Essay rwanda genocide

Oh, yes, VR you may rightly point the finger at the Catholic Church but what hidden poison guided VATcity atrocities? The Jesuits, no less where we pick up the snake-trail through the Portuguese (?) Empire invasion of South America for a clue to the jew - Ignatius Layola 1556 the found of the Jesuits. There followed the global grande inquisition method of MK torture using behaviourism, extorting barbarianism and cannabalistic blood-festing in the name of 'almighty jesus christ'. Why, in 700 AD did this pustule on the arse of humanity convert to Judaism? To give a veneer of respectability of sorts to a tribe which should have been excised long before and have been exiled long since. We are confused by the term 'jew' - a deliberate obfuscation of the fact that a venemous mega-serpent entered our garden of earth. I can liken this to an unnatural mechanised sperm peircing the egg of creation through a form of scientific intervention. Just as they have followed through with their invitro fertilisation programmes.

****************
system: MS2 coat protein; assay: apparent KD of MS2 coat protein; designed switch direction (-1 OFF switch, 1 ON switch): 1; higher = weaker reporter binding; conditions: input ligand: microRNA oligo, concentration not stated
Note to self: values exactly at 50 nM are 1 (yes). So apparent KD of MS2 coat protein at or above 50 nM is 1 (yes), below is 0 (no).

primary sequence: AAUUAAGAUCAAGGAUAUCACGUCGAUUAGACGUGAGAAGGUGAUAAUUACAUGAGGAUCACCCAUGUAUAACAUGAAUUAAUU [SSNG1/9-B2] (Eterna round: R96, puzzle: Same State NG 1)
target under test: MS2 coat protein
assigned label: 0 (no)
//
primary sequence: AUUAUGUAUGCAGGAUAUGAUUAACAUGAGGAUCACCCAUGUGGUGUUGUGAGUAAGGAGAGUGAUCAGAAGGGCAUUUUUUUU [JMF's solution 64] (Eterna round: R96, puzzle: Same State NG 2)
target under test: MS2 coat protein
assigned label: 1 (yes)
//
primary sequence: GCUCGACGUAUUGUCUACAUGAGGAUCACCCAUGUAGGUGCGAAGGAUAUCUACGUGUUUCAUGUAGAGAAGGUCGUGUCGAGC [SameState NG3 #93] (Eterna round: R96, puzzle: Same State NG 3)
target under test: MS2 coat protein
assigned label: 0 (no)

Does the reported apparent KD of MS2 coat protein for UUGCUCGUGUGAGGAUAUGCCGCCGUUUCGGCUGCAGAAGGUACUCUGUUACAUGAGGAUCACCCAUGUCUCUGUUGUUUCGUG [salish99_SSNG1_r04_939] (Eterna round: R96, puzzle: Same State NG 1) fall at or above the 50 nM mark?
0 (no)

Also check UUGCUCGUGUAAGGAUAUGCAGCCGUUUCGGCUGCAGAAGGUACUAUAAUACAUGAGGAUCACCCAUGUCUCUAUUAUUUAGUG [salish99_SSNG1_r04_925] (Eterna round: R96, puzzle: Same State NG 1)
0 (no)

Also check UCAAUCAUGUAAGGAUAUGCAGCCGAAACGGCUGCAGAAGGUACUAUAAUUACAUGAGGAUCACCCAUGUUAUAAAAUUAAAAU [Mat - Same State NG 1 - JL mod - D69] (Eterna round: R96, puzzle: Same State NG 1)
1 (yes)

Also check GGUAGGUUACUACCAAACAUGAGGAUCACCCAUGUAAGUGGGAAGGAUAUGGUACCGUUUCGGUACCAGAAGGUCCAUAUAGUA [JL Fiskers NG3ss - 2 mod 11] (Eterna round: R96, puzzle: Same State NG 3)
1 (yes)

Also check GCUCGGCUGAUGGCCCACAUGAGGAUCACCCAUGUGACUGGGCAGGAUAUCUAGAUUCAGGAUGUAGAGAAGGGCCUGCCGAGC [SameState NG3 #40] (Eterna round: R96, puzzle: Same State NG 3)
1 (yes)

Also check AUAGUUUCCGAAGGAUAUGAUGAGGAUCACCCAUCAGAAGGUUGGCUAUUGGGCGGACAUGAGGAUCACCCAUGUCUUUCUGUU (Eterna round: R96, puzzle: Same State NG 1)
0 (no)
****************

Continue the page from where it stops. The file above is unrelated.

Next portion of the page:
In response to Leana’s comment regarding her inability to understand how regular Hutu folks could participate in the killings of neighbours: “Machete Season,” by Jean Hatzfeld, is a book that really helped me to see what a horribly effective system of genocide was put into action in 1994. Through interviews with the killers, one can see how the leaders of the Interahamwe (sp?) had planned this over years, making lists of Tutsis in local villages so they knew who to kill when the time was announced. Once the genocide began, Interahamwe leaders were dispatched to these villages and the choice given to these regular-folk Hutus was to kill or be killed. It seems that once a person’s hands were bloodied, and they were complicit in the crimes, they just continued with the massacres in a form of blood-lust. As the men killed, the women looted the homes. Several of the killers reported that they were fed beef everyday (the cattle of the murdered Tutsi) and given lots of beer, and that it was the best they had eaten in years. The age-old resentments of the poor farming Hutu toward the “wealthier” cattle-herding Tutsi continuted to be stirred. It was also telling that although many Rwandans consider themselves to be Catholic, they ceased attending Church during these months out of guilt, or fear, etc. It is not easy to read such stories, but I found it to be very informative with respect to the ugliest side of humanity. This was a genocide that was planned in a very strategic manner. They not only killed Tutsis, but also any moderate Hutus who were viewed as potential obstacles in their plans. The absence of the international community, or any group who would stand up on behalf of the victims and say “NO!” provided further evidence, in their eyes, that Hutu-Power would succeed, and that there would be no accountability for the evil they perpetuated. It is one of the most horrible atrocities in our recent human history.